程式扎記: [ Data Structures with Java ] Section 12.5 : OrderedList Collection

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2011年2月15日 星期二

[ Data Structures with Java ] Section 12.5 : OrderedList Collection


Preface :
The LinkedList class describe a general sequential list. For many applications, we need a list structure that stores elements in order. Rather than building an OrderedList collection class from scratch, we can use inheritance to create one by extending the LinkedList class. The subclass can use the basic Collection interface methods in the superclass(LinkedList). It can also use the index-based remove() and get() methods that are defined in LinkedList. All of thses methods do not affect the ordering of the elements. However, list update methods such add() and set() are a different issue. They can destroy the ordering of the list. Iterators pose a separate problem. The OrderedList collection can use iterators and most of the functionality provided by list iterators in the superclass. The exceptions, of course, are the list iterator methods add() and set(), which can likewise destroy the ordering of list.
Designing the OrderedList class involves a few simple strategies. Let the LinkedList superclass store the elements and provides methods that give maximal functionality without destroying the integrity of a collection. Override the add(item) method that inserts the element at the back of the list. A new implementation for add(item) uses the insertOrder() algorithm from the previous section that places a new element in its correct location. For all of the other LinkedList methods, you can invalidate their use by overriding them with code that throws an exception. We use this strategy to override the methods add(index, element), addFirst(), addLst(), and set(). For the iterator, the OrderedList class should create an new ListIterator class that invalidates any call to add() or set(). We don't include this feature in our implementation of the OrderedList class.

OrderedList Class Methods :
The OrderedList class has a constructor that creates an empty list. Its implementation simply calls the detail constructor in the superclass. Below is the implementation on OrderedList based on we discuss previously :
- OrderedList.java Implementation :
  1. package DSwJ.S12;  
  2.   
  3. import java.util.LinkedList;  
  4.   
  5. public class OrderedListextends Comparablesuper T>> extends LinkedList{  
  6.     public OrderedList(){  
  7.         super();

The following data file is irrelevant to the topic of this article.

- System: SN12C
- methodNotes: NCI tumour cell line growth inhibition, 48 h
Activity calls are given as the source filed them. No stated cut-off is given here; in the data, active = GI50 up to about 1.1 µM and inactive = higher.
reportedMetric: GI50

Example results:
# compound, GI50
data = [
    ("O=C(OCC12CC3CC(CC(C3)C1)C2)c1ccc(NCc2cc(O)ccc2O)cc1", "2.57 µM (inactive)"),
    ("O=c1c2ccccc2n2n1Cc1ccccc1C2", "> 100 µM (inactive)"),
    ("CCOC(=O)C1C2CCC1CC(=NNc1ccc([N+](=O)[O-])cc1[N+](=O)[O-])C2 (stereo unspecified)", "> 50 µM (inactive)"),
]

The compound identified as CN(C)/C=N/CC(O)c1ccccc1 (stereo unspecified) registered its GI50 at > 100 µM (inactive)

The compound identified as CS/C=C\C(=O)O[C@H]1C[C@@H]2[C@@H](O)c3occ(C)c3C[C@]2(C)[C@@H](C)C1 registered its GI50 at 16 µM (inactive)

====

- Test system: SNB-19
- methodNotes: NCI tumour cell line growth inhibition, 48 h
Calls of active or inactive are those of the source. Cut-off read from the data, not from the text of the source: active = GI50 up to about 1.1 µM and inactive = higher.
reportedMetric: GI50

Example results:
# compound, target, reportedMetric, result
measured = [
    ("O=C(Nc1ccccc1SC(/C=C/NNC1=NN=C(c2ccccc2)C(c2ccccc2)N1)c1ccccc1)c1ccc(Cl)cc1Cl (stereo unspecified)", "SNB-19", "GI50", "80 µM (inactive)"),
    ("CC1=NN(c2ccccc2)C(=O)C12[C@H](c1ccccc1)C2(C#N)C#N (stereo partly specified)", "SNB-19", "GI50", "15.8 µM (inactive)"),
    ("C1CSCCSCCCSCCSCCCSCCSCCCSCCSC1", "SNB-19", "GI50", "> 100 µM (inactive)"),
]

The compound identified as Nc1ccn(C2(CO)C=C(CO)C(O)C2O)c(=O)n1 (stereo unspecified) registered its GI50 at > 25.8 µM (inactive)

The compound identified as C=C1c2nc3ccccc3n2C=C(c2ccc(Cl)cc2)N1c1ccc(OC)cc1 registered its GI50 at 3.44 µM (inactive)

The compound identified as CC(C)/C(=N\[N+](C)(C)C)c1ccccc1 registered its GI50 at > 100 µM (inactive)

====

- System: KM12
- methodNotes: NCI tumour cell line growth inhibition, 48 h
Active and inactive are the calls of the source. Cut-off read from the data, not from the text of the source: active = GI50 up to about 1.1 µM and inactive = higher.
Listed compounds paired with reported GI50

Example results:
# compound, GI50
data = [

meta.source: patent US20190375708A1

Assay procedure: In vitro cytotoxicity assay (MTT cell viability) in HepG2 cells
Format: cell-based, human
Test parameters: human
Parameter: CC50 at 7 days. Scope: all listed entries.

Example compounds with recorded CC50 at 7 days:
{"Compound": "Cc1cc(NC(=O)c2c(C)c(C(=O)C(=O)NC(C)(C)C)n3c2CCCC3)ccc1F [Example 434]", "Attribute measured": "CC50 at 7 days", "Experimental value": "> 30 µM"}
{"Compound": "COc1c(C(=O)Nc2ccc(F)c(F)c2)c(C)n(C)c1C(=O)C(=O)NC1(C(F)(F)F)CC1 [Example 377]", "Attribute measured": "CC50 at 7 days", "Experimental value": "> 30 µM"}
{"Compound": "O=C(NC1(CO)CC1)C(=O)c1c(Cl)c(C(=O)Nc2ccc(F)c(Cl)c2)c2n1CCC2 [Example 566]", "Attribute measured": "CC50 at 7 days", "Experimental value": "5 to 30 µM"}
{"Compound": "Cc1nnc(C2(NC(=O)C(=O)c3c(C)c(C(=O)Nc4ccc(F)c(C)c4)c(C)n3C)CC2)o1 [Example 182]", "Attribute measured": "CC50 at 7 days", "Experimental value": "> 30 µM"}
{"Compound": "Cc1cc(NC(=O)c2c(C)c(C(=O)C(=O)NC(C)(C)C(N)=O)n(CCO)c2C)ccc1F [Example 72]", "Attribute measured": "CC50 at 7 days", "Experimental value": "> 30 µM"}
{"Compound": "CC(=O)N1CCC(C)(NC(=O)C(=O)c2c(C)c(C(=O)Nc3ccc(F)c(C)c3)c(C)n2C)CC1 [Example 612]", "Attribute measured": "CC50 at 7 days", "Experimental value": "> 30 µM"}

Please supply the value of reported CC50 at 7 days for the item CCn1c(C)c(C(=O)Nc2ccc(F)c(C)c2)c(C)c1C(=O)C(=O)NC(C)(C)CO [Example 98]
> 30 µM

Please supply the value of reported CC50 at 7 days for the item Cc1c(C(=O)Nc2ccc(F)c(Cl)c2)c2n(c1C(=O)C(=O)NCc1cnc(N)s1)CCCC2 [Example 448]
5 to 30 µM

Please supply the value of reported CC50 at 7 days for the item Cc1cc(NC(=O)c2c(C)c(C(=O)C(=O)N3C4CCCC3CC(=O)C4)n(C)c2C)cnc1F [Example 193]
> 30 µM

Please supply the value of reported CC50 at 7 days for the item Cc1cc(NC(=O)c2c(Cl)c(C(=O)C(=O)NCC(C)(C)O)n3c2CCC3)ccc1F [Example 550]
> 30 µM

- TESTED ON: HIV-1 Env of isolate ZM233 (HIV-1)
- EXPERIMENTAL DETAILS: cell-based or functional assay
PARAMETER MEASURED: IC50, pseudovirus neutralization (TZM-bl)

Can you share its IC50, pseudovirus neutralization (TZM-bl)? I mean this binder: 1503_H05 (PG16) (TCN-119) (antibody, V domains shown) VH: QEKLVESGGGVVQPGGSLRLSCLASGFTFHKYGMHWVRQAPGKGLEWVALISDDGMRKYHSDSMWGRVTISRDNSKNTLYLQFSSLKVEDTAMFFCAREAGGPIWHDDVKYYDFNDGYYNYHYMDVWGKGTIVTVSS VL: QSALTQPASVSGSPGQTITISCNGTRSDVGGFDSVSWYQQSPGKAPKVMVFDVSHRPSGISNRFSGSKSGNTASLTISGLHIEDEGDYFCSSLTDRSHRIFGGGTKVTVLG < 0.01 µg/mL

8.     }  
  9.       
  10.     @Override  
  11.     public boolean add(T item) {  
  12.         java.util.ListIterator iter = this.listIterator();  
  13.         while(iter.hasNext()) {  
  14.             if(item.compareTo(iter.next())>0continue;  
  15.             iter.previous();  
  16.             break;  
  17.         }  
  18.         iter.add(item);  
  19.         return true;  
  20.     }  
  21.       
  22.     @Override  
  23.     public void add(int i, T item) {  
  24.         throw new UnsupportedOperationException(  
  25.                 "OrderedList add(index, element): Invalid operation");  
  26.     }  
  27.       
  28.     @Override  
  29.     public T set(int i, T item) {  
  30.         throw new UnsupportedOperationException(  
  31.         "OrderedList set(index, element): Invalid operation");  
  32.     }  
  33. }  

Application-Word Frequencies :
An application that determines the number of occurrences of each word in a document illustrates the use of an OrderedList collection. A document is input from a text file, and output displays the distinct words and their frequencies in alphabetical order. The application uses the class WordFreq, whose instance store a word and the number of times the word has occurred (the word frequency). The class has a constructor that creates an object with the word and a frequency of 1 as its data value. The toString() method output an object in the format word(frequency). When a word is first encountered in the document, a WordFreq object is created. For each subsequent occurrence of the word, the class supplies the method increment(), which increments the frequency field in the corresponding WordFreq object. In order that its objects can be stored in an OrderedList collection, the WordFreq class implements equals() and compareTo(). These methods use the word field to compare objects.